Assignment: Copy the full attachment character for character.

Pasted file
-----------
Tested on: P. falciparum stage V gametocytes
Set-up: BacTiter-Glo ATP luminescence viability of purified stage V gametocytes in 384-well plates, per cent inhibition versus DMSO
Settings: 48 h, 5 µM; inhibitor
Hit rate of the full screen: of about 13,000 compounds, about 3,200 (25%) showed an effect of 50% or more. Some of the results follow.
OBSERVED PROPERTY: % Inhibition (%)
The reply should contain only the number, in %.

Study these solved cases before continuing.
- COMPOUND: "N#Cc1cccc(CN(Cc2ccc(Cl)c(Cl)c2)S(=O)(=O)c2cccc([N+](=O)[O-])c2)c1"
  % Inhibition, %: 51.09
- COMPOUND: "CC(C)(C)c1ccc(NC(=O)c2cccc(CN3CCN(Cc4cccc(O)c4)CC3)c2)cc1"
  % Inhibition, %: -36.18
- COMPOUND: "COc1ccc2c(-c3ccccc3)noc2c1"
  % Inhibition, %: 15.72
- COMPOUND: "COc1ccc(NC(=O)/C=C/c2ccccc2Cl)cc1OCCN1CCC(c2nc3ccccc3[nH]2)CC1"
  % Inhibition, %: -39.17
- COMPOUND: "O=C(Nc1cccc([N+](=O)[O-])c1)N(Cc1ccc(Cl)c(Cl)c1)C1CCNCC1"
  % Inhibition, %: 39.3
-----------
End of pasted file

Tested on: P. falciparum stage V gametocytes
Set-up: BacTiter-Glo ATP luminescence viability of purified stage V gametocytes in 384-well plates, per cent inhibition versus DMSO
Settings: 48 h, 5 µM; inhibitor
Hit rate of the full screen: of about 13,000 compounds, about 3,200 (25%) showed an effect of 50% or more. Some of the results follow.
OBSERVED PROPERTY: % Inhibition (%)
The reply should contain only the number, in %.

Study these solved cases before continuing.
- COMPOUND: "N#Cc1cccc(CN(Cc2ccc(Cl)c(Cl)c2)S(=O)(=O)c2cccc([N+](=O)[O-])c2)c1"
  % Inhibition, %: 51.09
- COMPOUND: "CC(C)(C)c1ccc(NC(=O)c2cccc(CN3CCN(Cc4cccc(O)c4)CC3)c2)cc1"
  % Inhibition, %: -36.18
- COMPOUND: "COc1ccc2c(-c3ccccc3)noc2c1"
  % Inhibition, %: 15.72
- COMPOUND: "COc1ccc(NC(=O)/C=C/c2ccccc2Cl)cc1OCCN1CCC(c2nc3ccccc3[nH]2)CC1"
  % Inhibition, %: -39.17
- COMPOUND: "O=C(Nc1cccc([N+](=O)[O-])c1)N(Cc1ccc(Cl)c(Cl)c1)C1CCNCC1"
  % Inhibition, %: 39.3